As your United States Senator, I must represent the opinions and the best interests of the entire Mountain State, not just those of coal operators and southern coalfield residents who may be strident supporters of mountaintop removal mining.
Maybe it’s telling that Sen. Manchin is making his first bill one aimed at just one mountaintop removal permit that the coal industry has made such a fuss about, rather than legislation aimed at preventing things like the worst U.S. coal mining disaster in nearly 40 years. At least Sen. Rockefeller took time out from bashing EPA to say he would re-introduce the Robert C. Byrd Mine and Workplace Safety and Health Act of 2010 “very soon.”
But Rep. George Miller, D-Calif., issued a much stronger statement about the legislation in response to this week’s MSHA briefing on its investigation of Upper Big Branch. To paraphrase Phil Smith of the United Mine Workers union, there’s a lot of talk from politicians about putting an end to “job killing” but not nearly as much about taking action to stop “people killing.”
In discussions like the one about the Spruce Mine, you hear a lot from politicians about “balance” and finding a way to protect the environment while not harming the economy. Senate President Tomblin, for example, said at yesterday’s coal pep rally that West Virginia:
… Can mine coal in an environmentally sound manner.
But what does that mean? What is an “environmentally sound manner”? Well, EPA didn’t think that the Spruce Mine, as designed by Arch Coal, was environmentally sound. That’s why they vetoed the permit. And EPA believes much more stringent permit reviews are needed, using tougher guidance about what constitutes environmental damage that needs to be prevented or better minimized or reduced.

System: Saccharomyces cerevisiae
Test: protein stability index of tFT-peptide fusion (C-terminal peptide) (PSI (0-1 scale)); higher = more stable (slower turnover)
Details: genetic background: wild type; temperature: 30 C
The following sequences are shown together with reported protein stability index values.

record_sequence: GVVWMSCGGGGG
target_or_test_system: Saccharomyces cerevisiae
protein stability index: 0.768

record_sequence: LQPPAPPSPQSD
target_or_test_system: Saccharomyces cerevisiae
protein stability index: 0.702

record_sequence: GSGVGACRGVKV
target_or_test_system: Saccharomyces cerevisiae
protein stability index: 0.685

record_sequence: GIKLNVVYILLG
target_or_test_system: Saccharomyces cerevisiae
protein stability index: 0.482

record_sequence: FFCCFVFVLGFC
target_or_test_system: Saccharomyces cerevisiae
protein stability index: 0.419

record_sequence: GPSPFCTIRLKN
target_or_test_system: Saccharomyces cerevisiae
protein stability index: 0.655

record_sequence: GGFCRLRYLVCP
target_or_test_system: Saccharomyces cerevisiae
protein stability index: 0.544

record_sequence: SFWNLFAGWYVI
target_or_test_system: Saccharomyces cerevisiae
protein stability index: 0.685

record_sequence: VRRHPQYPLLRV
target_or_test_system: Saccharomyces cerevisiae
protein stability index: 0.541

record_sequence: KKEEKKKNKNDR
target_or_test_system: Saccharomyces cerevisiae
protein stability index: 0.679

Interestingly in that regard, West Virginia University issued a news release earlier this week to announce: “WVU brings science to mountaintop mining debate.” The release described a study, funded in part by $330,000 from the West Virginia Department of Environmental Protection, to examine cumulative impacts of mountaintop removal and potential ways to reduce those mipacts. The WVU release noted:
In July of 2010, Petty and colleague Kyle Hartman, a professor of wildlife and fisheries resources, participated in a U.S. Environmental Protection Science Advisory Board, which was established to comment on the practice of mountaintop mining and its effect on water resources.
What the release didn’t make clear is that this EPA Science Advisory Board panel — which two professors from our state’s flagship university served on — concluded that EPA is right about the impacts mountaintop removal is having on coalfield water quality.
So what are the politicians talking about when they say doing mountaintop removal while also protecting the environment? None of them really ever say. What would Sen. Byrd say about that? How about this:
Change has been a constant throughout the history of our coal industry. West Virginians can choose to anticipate change and adapt to it, or resist and be overrun by it. One thing is clear. The time has arrived for the people of the Mountain State to think long and hard about which course they want to choose.